At the height of his fame, as part of a 1970s double act called Chalk and Cheese, Bobby (Les Dennis) used to have viewers of 20 million. He used to be a household name. His son Michael (Blake Harrison) is also a famous comedian, though his material consists mostly of bland, observational jokes about duvet covers.
Danny Robins’ play intelligently explores the different roles comedy can play in society: how it can be both a release valve and a weapon, the recourse of the bully.
End of the Pier is more than just a melancholy ode to old-school entertainers. Bobby and his partner used to chuck around racist epithets while claiming to be the voice of the working man. Their comedy was far from victim-less. It was toxic, ugly stuff.
But the tables are turned after Michael assaults Mohammed (Nitin Ganatra), a Bangladeshi man he encounters while drunk, in an incident that has the potential to end Michael’s career.
Mohammed refuses to play the victim, however – and he’s determined to use comedy to give himself a voice.
There’s a lot of thought-provoking stuff in Robins’ play, but it’s slow to take off. Dennis is almost too amiable as Bobby, though he’s increasingly appalled by the glimpses of hate he sees in his son. Harrison exudes desperation and frustration as Michael, railing against the things he’s not “allowed” to say; Tala Gouveia brings warmth and nuance to the potentially thin role of Michael’s BBC comedy commissioner girlfriend.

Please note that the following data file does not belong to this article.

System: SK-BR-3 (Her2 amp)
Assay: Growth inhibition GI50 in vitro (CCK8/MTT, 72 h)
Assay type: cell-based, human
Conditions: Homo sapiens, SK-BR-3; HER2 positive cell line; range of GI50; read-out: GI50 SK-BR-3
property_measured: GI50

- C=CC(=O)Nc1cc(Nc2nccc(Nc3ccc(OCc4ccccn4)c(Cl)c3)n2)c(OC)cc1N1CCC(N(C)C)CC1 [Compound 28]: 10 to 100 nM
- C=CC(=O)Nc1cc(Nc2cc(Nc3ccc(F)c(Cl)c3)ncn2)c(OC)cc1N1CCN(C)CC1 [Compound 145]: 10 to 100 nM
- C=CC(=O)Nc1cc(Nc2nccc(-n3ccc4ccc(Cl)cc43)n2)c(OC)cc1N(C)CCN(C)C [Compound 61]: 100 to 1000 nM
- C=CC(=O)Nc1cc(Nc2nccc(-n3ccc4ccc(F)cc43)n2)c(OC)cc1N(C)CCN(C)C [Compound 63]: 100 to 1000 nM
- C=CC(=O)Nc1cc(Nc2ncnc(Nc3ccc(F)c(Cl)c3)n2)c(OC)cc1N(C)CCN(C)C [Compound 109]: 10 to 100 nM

At first, Hannah Price’s production meanders – some of the timing feels off, not all of the jokes land – but everything gets tighter and sharper in the second half as the stakes are raised and Ganatra delivers a play-stealing stand-up routine. Not everything in the play convinces, but when it hits its stride, it’s pretty impressive – a smart and discomfiting comedy about comedy.